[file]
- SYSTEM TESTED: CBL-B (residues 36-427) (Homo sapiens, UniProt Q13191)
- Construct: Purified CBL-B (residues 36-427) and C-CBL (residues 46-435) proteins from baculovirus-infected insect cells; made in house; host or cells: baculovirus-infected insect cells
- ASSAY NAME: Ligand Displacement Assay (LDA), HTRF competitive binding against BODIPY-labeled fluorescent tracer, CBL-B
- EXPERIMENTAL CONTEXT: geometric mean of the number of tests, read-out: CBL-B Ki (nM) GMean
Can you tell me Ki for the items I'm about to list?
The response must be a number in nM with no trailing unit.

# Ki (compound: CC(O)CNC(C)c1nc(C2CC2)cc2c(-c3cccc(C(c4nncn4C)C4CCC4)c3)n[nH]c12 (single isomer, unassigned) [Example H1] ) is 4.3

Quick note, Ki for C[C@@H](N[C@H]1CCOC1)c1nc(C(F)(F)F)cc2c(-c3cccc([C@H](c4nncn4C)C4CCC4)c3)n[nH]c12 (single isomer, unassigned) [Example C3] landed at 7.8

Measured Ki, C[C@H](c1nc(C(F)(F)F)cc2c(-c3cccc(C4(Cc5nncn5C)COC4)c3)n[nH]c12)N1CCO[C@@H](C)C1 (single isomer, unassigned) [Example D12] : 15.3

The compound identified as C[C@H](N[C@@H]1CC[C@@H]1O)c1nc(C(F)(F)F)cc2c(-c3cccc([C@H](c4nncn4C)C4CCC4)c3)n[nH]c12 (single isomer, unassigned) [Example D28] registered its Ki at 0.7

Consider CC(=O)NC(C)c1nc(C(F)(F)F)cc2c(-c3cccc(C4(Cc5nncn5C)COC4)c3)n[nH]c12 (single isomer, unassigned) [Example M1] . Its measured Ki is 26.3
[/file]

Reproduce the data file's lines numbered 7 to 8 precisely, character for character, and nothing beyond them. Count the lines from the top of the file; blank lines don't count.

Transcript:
# Ki (compound: CC(O)CNC(C)c1nc(C2CC2)cc2c(-c3cccc(C(c4nncn4C)C4CCC4)c3)n[nH]c12 (single isomer, unassigned) [Example H1] ) is 4.3

Quick note, Ki for C[C@@H](N[C@H]1CCOC1)c1nc(C(F)(F)F)cc2c(-c3cccc([C@H](c4nncn4C)C4CCC4)c3)n[nH]c12 (single isomer, unassigned) [Example C3] landed at 7.8